Great Books, Deep Conversations
Encompassing literature, history, theology and philosophy Great Books, Deep Conversations courses lead students through discussions of source texts from influential and wise minds over the course of human history. Tutor Sessions lead discussions amongst peers in essential questions of philosophy and theology, while formal lectures form the framework of history and culture that precede, surround and follow the great book.
In Great Books, Deep Discussions Students are taught to read well, reason biblically, and argue winsomely. Text range from the Bible and ancient sources, to contemporary 20th-century writers and cover a broad range of cultural topics. Students read and complete written arguments during non-seminar days and are encouraged to bring the discussions from their course work to their parents for guidance. Tutor seminar sessions are an opportunity to present their thoughts before peers and mentors, and guidance in structuring their thoughts in written and oral arguments.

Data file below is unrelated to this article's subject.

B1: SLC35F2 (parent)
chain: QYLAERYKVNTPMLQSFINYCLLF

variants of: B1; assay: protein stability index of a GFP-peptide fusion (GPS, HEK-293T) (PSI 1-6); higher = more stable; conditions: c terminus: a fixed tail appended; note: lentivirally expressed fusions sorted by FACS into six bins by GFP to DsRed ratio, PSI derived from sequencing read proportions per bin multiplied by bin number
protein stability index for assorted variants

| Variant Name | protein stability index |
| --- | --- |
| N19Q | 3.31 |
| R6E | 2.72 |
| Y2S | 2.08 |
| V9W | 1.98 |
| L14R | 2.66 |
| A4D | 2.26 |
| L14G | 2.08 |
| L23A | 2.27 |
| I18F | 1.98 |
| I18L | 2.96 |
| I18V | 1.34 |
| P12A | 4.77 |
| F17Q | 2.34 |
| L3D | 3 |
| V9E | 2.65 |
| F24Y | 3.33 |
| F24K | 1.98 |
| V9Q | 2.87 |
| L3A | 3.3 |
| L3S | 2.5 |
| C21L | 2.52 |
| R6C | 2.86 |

Great Books, Deep Conversations are designed around particular works and to addresses specific discussions of worth in developing a biblical worldview. However, through this integrated picture, these Tutor sessions have interwoven distinct subjects traditional to education these are highlighted below each description to assist parents in their curriculum planning.
The art of science is a fluid discussion of all branches of science that find commonality in one Creator and in their development through history. Therefore, courses of science explore the history, philosophy, and biblical application of the sciences.
As one of the most direct and detailed modes of study for general revelation, the science seminar structure emphasizes the need of every student to understand the order, beauty, and laws of creation. These fundamentals naturally lead to the discussion and practical application of the sciences, as students are asked to wrestle with their personal creation mandate, as they relate to their creator and his creation. Finally, all science seminars find practical applications or deductive learning structures, to inspire the imago Dei for the imitating creator-creature, to address the noetic effects of sin through the created order.
Logic, Rhetoric, and Apologetic